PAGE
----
Frame stories are great for all the possibilities they present. Episodic productions are perfectly situated for such a structure. Just think of How I Met Your Mother. The entire series, not just episode to episode, involved a frame story. Tales from the Borderlands all takes place within a frame story. The characters of Fiona and Rhys are at the mercy of the stranger to whom they must relate their tale. In doing so the structure allows for something few other games do - unreliable narration.

    Unreliable narration is a nice trick to play narratively in video games, because it always leaves the player questioning what's the truth. Is what the narrator(s) saying reality, or is it the gameplay experience of the player. You may want to say at this point that it's the game play as that's what the player knows to be true given they've experiences it. However that doesn't have to be the case. Spec Ops: The Line did just this - it asked the player to question their actions and what they were seeing on the screen even as they continued to play. Loading screen texts, changes to the menu screen, everything began to play into this fractured narrative.

    This worked so well because the game mimicked reality in the lack of information provide. A black and white screen displaying the heat signatures of supposed hostiles marks no differences between combatants and civilians. So the player is forced to contend with this lack of information from the tools provided, not just the stories characters within the game are telling. Frame stories also allow for a change of perspective - telling the story from a different character's point of view. Doing so doesn't require a frame story, Halo 2, doesn't have one and with each level you switch between the Master Chief and Arbiter.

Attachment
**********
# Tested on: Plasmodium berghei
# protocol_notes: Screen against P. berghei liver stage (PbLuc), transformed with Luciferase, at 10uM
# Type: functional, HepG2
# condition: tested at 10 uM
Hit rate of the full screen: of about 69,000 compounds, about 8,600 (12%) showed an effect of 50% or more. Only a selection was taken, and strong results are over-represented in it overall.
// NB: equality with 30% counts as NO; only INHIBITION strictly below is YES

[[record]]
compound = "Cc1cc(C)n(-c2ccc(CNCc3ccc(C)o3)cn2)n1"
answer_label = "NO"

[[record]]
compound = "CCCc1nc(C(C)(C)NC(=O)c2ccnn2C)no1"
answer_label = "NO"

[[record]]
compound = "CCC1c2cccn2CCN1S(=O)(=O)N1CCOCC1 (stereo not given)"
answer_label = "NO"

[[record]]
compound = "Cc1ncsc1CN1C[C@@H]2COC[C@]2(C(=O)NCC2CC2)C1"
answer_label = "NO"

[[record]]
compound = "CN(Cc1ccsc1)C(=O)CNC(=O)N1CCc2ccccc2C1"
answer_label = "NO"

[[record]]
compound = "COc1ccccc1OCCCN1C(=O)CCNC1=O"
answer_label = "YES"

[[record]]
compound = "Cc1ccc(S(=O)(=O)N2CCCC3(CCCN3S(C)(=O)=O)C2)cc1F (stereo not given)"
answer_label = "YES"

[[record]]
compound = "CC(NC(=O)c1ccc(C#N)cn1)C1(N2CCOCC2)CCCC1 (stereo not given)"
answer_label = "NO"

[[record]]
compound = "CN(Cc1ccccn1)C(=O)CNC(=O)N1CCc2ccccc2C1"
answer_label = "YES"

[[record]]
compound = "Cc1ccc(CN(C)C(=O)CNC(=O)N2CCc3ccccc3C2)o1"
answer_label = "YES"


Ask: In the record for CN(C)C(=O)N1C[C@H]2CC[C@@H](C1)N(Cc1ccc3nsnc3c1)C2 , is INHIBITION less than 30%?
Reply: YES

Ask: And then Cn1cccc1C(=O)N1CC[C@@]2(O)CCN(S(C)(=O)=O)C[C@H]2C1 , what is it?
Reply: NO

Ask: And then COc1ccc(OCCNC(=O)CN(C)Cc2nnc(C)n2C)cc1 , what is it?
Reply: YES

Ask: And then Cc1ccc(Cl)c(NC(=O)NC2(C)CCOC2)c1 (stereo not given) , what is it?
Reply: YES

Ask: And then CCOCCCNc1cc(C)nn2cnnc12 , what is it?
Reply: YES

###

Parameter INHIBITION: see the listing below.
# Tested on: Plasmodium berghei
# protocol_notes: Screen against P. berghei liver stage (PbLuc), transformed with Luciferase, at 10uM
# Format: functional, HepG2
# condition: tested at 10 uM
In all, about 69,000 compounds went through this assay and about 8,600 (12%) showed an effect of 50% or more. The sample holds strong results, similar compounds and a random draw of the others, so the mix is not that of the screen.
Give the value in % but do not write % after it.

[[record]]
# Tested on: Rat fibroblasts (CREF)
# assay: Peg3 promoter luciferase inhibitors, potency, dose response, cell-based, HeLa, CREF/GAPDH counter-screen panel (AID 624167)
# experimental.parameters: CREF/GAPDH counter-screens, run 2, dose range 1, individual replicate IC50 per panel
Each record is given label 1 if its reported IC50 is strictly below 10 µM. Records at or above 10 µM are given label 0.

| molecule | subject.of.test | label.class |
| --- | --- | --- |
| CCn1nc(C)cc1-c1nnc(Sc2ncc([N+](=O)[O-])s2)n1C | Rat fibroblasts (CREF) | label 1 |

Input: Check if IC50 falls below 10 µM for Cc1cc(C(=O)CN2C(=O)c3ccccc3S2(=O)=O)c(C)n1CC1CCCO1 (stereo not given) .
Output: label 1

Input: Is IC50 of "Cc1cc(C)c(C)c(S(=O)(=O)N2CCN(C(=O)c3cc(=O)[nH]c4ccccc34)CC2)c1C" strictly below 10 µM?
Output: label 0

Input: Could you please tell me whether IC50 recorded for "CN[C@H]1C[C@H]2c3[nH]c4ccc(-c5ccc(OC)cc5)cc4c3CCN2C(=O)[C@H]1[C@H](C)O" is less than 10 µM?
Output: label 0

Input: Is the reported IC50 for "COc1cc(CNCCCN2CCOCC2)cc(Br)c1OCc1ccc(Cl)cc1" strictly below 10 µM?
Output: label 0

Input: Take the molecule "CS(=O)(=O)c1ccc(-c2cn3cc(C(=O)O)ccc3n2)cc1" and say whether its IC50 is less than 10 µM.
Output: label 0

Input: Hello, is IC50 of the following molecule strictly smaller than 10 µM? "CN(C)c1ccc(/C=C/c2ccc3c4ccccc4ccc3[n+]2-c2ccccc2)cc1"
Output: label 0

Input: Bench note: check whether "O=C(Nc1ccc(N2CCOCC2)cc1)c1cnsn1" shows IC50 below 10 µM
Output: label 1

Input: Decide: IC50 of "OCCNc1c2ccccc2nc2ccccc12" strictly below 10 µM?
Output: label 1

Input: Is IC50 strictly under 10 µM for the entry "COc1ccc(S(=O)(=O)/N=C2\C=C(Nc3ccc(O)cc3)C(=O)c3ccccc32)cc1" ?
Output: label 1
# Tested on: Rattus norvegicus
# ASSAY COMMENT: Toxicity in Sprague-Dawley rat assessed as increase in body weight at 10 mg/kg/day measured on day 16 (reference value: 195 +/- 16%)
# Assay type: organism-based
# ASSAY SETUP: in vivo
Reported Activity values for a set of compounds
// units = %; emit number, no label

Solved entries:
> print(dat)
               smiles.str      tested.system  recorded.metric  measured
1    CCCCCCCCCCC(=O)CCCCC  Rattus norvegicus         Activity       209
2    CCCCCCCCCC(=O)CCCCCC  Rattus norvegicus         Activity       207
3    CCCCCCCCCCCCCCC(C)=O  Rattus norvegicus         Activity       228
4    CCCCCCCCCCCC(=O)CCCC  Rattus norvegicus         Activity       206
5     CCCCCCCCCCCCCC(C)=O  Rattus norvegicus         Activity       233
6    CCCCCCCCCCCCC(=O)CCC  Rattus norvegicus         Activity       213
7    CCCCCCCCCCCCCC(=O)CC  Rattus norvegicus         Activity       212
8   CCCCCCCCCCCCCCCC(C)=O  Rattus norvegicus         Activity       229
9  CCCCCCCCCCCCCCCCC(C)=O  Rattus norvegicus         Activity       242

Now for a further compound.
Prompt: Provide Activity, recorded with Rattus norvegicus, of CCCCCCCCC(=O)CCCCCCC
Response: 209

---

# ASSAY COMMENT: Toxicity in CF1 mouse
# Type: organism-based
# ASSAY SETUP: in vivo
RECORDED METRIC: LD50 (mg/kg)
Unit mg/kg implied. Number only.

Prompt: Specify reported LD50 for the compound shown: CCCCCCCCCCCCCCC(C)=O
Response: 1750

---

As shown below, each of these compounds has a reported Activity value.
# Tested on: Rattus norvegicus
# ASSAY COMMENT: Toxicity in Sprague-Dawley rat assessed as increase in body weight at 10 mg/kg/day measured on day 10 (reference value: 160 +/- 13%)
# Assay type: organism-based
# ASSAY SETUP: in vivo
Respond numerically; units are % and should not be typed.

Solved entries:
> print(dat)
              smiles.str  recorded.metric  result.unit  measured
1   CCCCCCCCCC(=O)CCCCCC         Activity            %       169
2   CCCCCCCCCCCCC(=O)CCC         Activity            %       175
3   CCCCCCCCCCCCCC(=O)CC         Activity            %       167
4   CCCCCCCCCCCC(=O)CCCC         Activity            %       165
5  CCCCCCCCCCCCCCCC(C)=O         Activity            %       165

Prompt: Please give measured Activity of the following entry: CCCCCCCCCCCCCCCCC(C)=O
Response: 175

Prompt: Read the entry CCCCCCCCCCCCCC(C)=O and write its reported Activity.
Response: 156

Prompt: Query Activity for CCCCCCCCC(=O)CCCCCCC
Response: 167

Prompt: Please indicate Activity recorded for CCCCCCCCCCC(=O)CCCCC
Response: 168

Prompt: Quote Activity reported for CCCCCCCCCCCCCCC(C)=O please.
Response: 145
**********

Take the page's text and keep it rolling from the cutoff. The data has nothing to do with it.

But it provides a context within the narrative for the switch in perspective. This can play up the aforementioned unreliable narration as characters present opposing opinions of what happened. Unreliable narration and opposing views on events may not be what you actually want for your game given the way fandom has developed to want a solid canon. Fictional universes, regardless of medium, can provide that solid structure whereas reality doesn't.

    Just look at any conflict and the opposing sides' views of how it occurred and why. Hell Finland's participation in World War II is a great example. Finland fought three separate wars due to alliances and the resulting conflicts as those alliances changed. Those wars by the way were the Winter War, the Continuation War and the Lapland War. It's an interesting aspect of Finnish history and one I encourage you to read about.

    History and video games are replete with letters. It's not uncommon to find books that are a collection of letters between two famous people from history. In video games those letters are often just a means of providing exposition and world building for the player. But those letters can have a narrative.